You walk through these gates, however, and you enter another world. It is a gated compound, the city of the dead in San Cristobal de las Casas. Today, the doors to the tiny houses are flung open. Relatives sit on the small porches and share lunch, their faces gentled and softened. Candles flicker on the inside of the crypts. Through a door, I see one of the crypts has a bed in its spacious interior. It is empty.
Yellow and orange bouquets line the streets, bloom in the window boxes of the tiny houses and are extravagantly strewn on top of the smaller gravesites. Children squeal as they race between the houses. Their parents have brought special food, in remembrance of the residents of this city. Someone has left an uncorked bottle of champagne in front of one of the houses. You might think this was homecoming, or even Thanksgiving.
Last night, white crosses were laid out in the Center Square of the city, in remembrance of those killed in the Zapatista uprising. Each cross bore the name and age of the individual remembered. One cross was for a girl, age nineteen. Another cross was for a child, eight years old when the bullet stopped his breath.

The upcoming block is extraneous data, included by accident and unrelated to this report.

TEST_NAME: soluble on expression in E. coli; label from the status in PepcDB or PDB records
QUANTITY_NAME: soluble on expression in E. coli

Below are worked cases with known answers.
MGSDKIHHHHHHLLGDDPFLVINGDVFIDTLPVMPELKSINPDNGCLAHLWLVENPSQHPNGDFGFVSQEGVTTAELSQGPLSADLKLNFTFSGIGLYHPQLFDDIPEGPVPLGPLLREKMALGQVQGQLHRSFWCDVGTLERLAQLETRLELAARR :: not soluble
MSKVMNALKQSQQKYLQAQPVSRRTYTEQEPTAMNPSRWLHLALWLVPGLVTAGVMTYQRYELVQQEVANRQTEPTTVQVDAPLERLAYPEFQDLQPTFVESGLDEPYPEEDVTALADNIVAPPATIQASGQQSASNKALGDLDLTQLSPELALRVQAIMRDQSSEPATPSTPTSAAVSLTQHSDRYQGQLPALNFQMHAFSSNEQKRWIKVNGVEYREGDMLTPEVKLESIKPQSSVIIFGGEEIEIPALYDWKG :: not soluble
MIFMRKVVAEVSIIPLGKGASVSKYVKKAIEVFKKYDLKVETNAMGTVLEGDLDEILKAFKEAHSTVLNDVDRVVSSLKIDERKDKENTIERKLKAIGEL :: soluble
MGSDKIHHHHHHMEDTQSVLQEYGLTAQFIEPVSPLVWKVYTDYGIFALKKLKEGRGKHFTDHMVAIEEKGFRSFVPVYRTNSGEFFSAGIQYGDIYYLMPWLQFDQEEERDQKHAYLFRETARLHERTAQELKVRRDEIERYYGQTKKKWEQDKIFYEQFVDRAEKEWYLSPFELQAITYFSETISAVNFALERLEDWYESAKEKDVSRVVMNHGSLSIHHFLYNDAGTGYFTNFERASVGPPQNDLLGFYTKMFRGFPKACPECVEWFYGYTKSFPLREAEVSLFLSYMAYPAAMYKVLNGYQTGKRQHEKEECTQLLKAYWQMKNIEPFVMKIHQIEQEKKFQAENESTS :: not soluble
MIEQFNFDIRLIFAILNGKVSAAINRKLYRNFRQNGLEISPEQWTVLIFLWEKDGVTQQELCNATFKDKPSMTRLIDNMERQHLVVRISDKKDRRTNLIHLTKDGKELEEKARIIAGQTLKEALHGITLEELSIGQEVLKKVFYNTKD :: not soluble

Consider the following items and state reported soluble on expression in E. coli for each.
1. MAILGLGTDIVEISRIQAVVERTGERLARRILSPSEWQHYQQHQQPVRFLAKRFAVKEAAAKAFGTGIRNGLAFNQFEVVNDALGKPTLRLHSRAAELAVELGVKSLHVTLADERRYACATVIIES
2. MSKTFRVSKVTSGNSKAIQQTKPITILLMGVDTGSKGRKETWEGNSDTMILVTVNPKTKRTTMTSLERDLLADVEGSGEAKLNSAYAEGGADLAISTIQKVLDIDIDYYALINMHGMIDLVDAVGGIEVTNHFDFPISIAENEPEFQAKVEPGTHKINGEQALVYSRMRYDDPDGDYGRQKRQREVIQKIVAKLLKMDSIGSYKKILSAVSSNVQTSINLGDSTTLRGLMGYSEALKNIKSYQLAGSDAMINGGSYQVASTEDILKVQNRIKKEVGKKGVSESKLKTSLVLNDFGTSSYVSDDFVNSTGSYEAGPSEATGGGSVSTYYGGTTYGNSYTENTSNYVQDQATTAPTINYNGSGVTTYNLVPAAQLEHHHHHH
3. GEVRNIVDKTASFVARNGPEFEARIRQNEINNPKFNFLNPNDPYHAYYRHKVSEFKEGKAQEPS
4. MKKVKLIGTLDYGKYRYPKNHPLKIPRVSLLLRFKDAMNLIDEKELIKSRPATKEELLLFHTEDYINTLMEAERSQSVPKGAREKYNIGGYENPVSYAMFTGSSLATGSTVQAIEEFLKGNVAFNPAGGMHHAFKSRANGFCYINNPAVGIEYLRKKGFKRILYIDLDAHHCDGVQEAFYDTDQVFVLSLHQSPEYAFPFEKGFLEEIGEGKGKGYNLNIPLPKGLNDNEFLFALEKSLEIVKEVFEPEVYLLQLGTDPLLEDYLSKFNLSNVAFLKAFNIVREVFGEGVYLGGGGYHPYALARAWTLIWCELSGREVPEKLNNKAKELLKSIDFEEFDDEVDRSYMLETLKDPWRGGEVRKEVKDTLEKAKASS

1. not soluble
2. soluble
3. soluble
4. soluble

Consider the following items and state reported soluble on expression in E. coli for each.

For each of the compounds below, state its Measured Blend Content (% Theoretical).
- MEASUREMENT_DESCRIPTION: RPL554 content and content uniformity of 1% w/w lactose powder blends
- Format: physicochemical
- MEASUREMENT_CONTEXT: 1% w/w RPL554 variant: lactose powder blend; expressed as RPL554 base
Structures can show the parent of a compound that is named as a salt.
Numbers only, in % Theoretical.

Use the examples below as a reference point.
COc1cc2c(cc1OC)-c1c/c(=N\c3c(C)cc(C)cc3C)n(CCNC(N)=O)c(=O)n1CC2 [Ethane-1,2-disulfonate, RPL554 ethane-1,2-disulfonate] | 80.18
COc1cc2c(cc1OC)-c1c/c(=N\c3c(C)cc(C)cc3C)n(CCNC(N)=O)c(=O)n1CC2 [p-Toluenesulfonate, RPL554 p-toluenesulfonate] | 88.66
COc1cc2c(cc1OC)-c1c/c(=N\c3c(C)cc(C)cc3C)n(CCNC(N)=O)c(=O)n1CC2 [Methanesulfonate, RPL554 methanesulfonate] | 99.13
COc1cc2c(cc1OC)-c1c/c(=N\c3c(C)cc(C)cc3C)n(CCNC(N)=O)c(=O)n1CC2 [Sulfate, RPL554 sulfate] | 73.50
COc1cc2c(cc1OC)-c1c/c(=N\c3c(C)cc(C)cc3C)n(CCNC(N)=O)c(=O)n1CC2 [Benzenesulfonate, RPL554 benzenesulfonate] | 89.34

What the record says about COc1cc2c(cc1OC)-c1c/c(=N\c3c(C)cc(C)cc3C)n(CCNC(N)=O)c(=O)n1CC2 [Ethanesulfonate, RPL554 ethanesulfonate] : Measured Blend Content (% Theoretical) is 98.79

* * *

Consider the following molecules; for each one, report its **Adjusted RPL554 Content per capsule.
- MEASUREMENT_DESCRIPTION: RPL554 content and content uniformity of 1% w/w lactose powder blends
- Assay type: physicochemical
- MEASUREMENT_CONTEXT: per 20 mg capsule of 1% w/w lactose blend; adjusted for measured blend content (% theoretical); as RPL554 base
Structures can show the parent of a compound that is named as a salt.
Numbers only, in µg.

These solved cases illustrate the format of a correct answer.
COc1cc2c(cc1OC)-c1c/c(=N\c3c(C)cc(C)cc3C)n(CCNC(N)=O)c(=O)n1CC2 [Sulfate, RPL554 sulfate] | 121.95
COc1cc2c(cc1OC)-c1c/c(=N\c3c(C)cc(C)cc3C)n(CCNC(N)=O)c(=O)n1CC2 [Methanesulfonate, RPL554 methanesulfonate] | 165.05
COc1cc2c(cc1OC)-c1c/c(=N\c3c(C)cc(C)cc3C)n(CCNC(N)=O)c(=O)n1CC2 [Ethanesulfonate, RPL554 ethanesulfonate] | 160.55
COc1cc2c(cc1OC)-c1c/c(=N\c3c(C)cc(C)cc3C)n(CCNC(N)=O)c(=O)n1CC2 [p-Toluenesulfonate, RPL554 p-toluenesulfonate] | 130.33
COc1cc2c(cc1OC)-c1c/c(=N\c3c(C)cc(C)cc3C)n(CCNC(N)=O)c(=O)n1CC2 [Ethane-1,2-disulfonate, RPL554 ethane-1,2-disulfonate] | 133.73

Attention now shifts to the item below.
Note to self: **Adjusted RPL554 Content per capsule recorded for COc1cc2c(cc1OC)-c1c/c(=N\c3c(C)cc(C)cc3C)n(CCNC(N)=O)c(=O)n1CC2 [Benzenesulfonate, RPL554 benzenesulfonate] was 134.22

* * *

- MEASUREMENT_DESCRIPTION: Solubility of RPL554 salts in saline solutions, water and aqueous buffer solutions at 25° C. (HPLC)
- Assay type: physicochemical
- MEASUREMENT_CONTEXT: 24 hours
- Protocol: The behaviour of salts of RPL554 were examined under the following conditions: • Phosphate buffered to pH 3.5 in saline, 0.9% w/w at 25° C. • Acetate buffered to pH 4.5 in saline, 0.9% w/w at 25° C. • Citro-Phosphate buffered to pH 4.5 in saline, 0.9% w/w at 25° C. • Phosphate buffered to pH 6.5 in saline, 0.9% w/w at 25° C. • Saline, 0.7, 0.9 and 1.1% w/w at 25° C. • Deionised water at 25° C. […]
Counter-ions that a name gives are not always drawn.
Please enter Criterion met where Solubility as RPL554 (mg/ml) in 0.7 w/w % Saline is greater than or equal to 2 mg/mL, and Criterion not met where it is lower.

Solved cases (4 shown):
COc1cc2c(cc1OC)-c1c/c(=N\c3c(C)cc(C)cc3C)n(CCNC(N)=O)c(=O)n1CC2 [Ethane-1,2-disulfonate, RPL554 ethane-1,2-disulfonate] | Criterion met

Today, the rain has paused and the sun shines down on the festivities in the gated city. My tears are flowing freely now and I am unable to thwart them. I have no loved one here; I have no loved one.
Buried side by side in a manicured cemetery in Riverside County, her grave bears no marker. I cannot visit her there, my tears will not ever fall on American soil. Her name was Amalie, she was dark haired and amber eyed. She loved immoderately and with absolute conviction. Even the neighborhood strays knew there would always be food at her door. She was only one of many stuck down in the fullness of her years, robbed of the comforts of kin, ripped from her home and hidden from her own daughter and my tears are no longer silent, a cry rises in my throat and the names are rushing out
And there will be no memorial for America’s murdered elders, no day of mourning for those killed by their rapaciously greedy guardians, there will be no day carved out in time where we, the sons and daughters of murdered parents, can come together, bring flowers and their favorite chocolate brownies and sit with the others and bask in the tendrils of beauty they left behind. We have been silenced, too.
The clock is spinning wildly, round and round. What drives this world has gone amok, the esoteric blend of blood and money and I say the clock must stop. Not one more murdered child in Chiapas, not one more murdered mother in Riverside.
These tiny houses cast their shadows. I pick my way through the darkness of the day, through the memories of flowers, back to the city of the living, where I still claim a foothold. The cats are waiting in the garden when I get home and I fill their dishes. It is the very best I can think to do.